Tonight is Martinmas eve, associated in old ballads and poetry with the growing dark and the returning dead (as in The Wife of Usher’s Well). As such, I thought it an appropriate time to share this old verse written by Reinelm and published in 1841. The themes in it have commonalities with the Child Ballads and those collected from Appalachia. Interestingly, it also features the burial of the unquiet dead at a crossed roads, which is one of the reasons witches are thought to work there.
THE OLD SMITHY
(a farm house tale)
“The snow is drifting on the ground,
And loud the east wind roars;
Come, men and maidens, hie you in;
Kate, bar those creaking doors.
Call in the dogs, rouse up the fire;
And, mistress do you hear?
Heat us a jug of elder wine,
For the night is chill and drear.”
The good old dame, with clanking keys,
Hung by her apron side,
Throws back the carved oak cupboard door,
With hospitable pride.
There, tall-stalked glasses, flagons, flasks,
And horns with silver rim,
Old china beakers, cups, and bowls,
With claws and frosted brim.
Spice-bread and nuts for winter cheer,
And saffron cakes are stored,
Tea, sugar, coffee, jars of sweets,
And rum a liberal hoard.
They hob and nob, the old house clock
Hath barely stricken seven,
But wine and warmth have made them yawn,
As though it were eleven.
The fire-light flickers broad on racks,
On tins and homely delf,
Long guns are resting on the wall,
Above the chimney shelf.
The dogs lie slumbering on the hearth,
And loud the kitten purrs,–
Says one, “Twill be an awful night,
God help all travelers.”
“Amen!” replied the good old dame—
“Amen! “the farmer cried—
“That minds me of a darksome tale
Of the Black Common side.
‘Twas at the time of Martinmas,
As near as near could be,
That a horseman stood by the four cross-roads,
Under the Blasted Tree.
The wind blew wildly from the moor,
The red fern whistled shrill;
And his good steed had cast his shoe,
Upon the weary hill.
The traveler held his gallant grey,
With his hand upon the mane.
‘Twas dark with sweat, and red with mire,
Foam fleck’d the bridle rein.
When, hark! –chink chink –‘twas the hammer’s clink,
And he wildered looked around,
And he joyful heard, a bow-shot off,
An anvil’s welcome sound.
Drear was the night, the way was lone,
When gladly did he mark
A cottage built by a clump of firs,
And a smithy’s ruddy spark.
The smith that wrought that midnight forge,
Was tall and giant limb’d
And he seized the rein with a rude, rough grasp
And a hand with soot begrimm’d.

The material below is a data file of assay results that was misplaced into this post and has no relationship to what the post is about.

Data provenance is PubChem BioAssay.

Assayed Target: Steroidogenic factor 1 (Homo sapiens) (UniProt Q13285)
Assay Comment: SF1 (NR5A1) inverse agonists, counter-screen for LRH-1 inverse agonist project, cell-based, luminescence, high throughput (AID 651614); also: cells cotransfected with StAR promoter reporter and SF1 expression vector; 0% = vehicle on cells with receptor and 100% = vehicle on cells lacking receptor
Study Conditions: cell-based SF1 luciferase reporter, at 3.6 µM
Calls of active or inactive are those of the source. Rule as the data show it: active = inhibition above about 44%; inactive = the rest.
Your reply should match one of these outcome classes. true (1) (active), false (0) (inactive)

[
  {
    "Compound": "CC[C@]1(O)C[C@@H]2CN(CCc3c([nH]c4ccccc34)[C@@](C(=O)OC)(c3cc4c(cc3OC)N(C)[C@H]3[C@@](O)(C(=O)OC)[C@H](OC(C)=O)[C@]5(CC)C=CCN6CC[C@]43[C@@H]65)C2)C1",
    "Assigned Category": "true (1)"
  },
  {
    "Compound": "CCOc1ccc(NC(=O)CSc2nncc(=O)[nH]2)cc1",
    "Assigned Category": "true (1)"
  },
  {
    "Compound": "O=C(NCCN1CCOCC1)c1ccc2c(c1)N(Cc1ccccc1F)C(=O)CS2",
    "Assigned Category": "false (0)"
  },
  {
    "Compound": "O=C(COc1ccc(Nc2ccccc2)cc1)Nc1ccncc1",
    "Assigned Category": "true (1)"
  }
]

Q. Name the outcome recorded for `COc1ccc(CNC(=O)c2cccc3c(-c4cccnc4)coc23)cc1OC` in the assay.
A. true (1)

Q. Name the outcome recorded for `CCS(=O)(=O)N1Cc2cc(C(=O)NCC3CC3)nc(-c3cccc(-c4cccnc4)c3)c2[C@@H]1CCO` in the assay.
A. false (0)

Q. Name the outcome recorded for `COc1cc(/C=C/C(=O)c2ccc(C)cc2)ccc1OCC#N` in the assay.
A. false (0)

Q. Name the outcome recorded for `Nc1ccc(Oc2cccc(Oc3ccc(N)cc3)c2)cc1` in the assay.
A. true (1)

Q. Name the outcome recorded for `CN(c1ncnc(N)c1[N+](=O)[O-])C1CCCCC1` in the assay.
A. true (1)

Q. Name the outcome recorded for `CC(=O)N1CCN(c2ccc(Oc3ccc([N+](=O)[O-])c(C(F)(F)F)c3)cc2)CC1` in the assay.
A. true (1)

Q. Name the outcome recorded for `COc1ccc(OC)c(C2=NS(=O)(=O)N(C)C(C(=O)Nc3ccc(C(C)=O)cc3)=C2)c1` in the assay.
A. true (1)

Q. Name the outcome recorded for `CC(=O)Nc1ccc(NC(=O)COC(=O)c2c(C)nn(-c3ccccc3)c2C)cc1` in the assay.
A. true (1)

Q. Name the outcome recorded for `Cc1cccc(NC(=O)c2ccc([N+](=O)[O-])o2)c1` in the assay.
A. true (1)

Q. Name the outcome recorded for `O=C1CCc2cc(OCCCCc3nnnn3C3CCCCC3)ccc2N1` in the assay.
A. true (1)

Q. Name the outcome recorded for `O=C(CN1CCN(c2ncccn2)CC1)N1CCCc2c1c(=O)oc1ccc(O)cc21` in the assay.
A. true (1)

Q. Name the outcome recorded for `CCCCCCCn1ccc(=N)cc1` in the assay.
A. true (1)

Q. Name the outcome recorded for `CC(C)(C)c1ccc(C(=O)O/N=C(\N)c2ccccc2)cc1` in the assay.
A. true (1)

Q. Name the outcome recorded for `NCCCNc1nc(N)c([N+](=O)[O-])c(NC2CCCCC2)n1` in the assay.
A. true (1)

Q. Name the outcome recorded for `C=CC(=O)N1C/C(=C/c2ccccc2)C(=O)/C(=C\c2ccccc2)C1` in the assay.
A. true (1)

‘Now ply the hammer, farrier,
I pray thee make good speed,
For we’ve many a weary mile to go,
I and my gallant steed.’
He loos’d the girths from the panting horse,
The saddle-bags hung low.
And the farrier heard the chink of gold,
As they swayed to and fro.
A thought shot through his burning brain,
‘Twas in an evil hour,
The night was dark the road was lone,
The traveler in his power.
He raised an iron bar on high,
The stranger gave not heed—
He fell’d him dead with a single stroke
At the feet of the startled steed.
He buried him deep on the dismal heath,
As I’ve heard my father tell.
And he cut the throat of the noble horse,
And buried him as well.
The raven croak’d from the Blasted Tree,
As from the heath he ran,
And the wind sighed low in the quaking fern,
Like the moan of a murder d man.
Years pass’d away—the smith had wed
And a thrifty wife had he—
None knew nor guessed of the blood-bought gold,
For he spent it warily.
And he lived in the cot by the clump of firs,
As though his soul were cleared
Of the dark red stain, or his harden’d heart,
By an iron brand was sear’d.
‘Twas in the time of Martinmas,
When the ways were drear and lone,
There ran by the smithy a long, lean hound
And he dropp’d a fleshless bone.
A bone, ’twas a human skull!
All grinning, bleach’d and bare,
With its eyeless sockets upwards turned,
With a grim and ghastly stare.
The farrier started from the forge,
A conscience stricken man,
And he hang’d himself on the Blasted Tree,
Just where the cross roads ran.
They buried him deep at the dead of night,
Where suicides must rest.
No coffin closed his guilty head,
No shroud enwrapp’d his breast.
But there by the tree in that dread spot
Where the four cross roads do meet
A stake was driven through his heart,
A stone weighed down his feet.
His wife grew sick of a broken heart,
She pine’d away and died,
And none have lived since in the ruined cot,
By the Black Common side.
And such as dare to pass that way,
When Martinmas comes ‘round,
Have heard the midnight hammer’s din,
And the ghostly anvil’s sound.
And then comes the tramp of a weary steed
When the road is drear and lone,
And the wind sighs low in the ragged fern,
Like to a dying moan.”